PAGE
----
Tineola bisselliella

"Clothing moth" redirects here. This term may also refer to several other Tineidae.
Tineola bisselliella
Scientific classification
Kingdom: Animalia
Phylum: Arthropoda
Class: Insecta
Order: Lepidoptera
Family: Tineidae
Genus: Tineola
Species: T. bisselliella
Binomial name
Tineola bisselliella
(Hummel, 1823)

Numerous, see text

Tineola bisselliella, known as the common clothes moth, webbing clothes moth, or simply clothing moth, is a species of fungus moth (family Tineidae, subfamily Tineinae). It is the type species of its genus Tineola. The specific name is commonly misspelled biselliella – for example by G. A. W. Herrich-Schäffer, when he established Tineola in 1853.[1]

The larvae (caterpillars) of this moth are considered a serious pest, as they can derive nourishment from clothing – in particular wool, but many other natural fibers – and also, like most related species, from stored foods, such as grains.

Life cycle

Females lay eggs in clusters of between 30 and 200 which adhere to surfaces with a gelatin-like glue. These hatch between four and ten days later into near-microscopic white caterpillars which immediately begin to feed. They will also spin mats under which to feed without being readily noticed and from which they will partially emerge at night or under dark conditions to acquire food. Development to the next stage takes place through between five and 45 instars typically over the course of between one month and two years until the pupal stage is reached. At this point, the caterpillars spin cocoons and spend another approximately 10–50 days developing into adults.[2]

After pupation is complete, the adult moths emerge and begin searching for mates. Females tend to move less than males, and both sexes prefer scuttling over surfaces to flying— some adults never fly at all. Adults can live for an additional 15–30 days, after which they die (otherwise death takes place shortly after mating for males and shortly after egg laying for females). Life cycle may be completed within one month under the most favorable conditions (75 °F (24 °C) and 70-75% relative humidity) but may take several years (lower temperatures and humidity will only slow development, larvae will still hatch and grow at temperatures as low as 10 °C (50 °F) and can survive up to 33 °C (91 °F)).[3][4]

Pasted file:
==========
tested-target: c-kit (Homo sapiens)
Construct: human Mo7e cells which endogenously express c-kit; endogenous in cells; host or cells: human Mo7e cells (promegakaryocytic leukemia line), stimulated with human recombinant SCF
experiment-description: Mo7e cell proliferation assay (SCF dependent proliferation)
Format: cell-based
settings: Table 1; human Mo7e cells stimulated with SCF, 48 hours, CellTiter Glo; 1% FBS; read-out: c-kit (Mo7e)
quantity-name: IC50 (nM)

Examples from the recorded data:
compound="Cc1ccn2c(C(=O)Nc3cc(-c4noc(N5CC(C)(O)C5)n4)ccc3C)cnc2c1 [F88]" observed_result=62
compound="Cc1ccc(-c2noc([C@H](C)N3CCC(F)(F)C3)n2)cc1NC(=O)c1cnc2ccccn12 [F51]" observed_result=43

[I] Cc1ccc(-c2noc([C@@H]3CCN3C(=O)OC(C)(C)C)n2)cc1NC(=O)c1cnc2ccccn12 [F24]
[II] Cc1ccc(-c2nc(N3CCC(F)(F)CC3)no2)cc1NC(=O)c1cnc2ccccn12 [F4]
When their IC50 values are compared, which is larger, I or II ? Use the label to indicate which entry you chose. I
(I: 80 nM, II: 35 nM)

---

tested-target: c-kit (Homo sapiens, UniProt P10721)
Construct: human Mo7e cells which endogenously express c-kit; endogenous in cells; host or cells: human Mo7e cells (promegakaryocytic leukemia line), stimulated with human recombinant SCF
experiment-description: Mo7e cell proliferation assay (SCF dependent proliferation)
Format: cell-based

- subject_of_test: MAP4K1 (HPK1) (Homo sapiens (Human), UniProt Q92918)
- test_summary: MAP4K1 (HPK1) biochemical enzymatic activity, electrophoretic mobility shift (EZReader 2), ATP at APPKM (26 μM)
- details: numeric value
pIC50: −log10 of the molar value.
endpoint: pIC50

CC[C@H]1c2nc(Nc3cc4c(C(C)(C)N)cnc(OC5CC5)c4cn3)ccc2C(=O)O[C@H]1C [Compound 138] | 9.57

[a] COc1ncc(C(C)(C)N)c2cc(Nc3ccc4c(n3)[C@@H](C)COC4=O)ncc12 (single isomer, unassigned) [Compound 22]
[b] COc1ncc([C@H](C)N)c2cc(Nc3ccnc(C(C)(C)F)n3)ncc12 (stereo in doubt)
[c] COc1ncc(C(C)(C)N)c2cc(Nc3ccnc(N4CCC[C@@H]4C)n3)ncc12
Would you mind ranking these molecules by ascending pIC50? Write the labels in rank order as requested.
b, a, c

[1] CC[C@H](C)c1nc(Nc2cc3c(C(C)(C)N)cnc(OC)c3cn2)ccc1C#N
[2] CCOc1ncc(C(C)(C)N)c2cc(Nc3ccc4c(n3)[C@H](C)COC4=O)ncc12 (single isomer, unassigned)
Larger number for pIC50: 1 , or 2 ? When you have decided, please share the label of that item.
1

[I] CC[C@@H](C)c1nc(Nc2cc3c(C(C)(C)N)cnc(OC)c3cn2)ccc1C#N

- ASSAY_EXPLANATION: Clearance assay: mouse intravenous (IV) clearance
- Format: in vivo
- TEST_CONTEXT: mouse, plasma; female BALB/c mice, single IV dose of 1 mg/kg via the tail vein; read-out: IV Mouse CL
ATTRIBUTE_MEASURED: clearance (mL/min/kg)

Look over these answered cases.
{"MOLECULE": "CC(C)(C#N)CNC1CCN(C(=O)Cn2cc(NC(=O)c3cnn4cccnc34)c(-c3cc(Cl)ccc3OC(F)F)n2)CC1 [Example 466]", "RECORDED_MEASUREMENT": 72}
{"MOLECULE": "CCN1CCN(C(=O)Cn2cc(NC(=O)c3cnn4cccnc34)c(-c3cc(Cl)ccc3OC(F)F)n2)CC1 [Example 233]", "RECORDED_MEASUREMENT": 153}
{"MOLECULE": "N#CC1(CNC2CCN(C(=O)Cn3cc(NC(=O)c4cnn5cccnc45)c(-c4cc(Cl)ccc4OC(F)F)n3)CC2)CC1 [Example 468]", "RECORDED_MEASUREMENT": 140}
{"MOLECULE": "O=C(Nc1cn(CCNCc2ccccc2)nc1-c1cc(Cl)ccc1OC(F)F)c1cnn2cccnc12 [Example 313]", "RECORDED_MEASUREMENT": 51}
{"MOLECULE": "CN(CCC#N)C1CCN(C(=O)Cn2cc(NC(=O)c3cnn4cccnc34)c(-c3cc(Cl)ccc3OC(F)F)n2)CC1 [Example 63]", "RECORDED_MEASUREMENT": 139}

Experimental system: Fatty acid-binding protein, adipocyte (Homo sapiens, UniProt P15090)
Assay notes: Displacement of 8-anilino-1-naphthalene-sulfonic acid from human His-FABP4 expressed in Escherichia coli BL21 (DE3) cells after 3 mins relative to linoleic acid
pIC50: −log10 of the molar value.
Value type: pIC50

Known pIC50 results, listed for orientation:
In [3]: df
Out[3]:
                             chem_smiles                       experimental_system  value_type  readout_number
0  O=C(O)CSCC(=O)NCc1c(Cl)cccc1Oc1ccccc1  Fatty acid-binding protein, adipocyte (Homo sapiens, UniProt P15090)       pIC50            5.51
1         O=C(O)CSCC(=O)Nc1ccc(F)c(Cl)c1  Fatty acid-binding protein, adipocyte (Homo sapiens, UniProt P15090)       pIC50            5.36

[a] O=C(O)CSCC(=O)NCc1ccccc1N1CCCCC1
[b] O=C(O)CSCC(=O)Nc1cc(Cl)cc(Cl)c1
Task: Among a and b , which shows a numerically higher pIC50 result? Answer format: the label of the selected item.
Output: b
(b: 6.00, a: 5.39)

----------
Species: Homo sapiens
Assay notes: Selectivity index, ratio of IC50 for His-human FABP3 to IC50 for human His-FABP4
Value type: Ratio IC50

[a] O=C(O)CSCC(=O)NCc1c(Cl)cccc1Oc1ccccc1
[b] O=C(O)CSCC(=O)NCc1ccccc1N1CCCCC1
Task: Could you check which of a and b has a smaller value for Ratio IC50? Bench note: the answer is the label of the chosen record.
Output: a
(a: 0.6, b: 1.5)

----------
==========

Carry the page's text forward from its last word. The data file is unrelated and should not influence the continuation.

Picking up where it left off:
Unlike the caterpillars, the adult moths do not feed: they acquire all of the nutrition and moisture they need while in the larval stage, and once they hatch from cocoons their only goal is to reproduce. They have only atrophied mouth parts and cannot feed on fabric or clothing. All feeding damage is done by the caterpillar (larval) form.[5] Heated buildings allow clothes moths to develop year-round. The overall life cycle from egg to egg typically takes 4–6 months, with two generations per year.[5]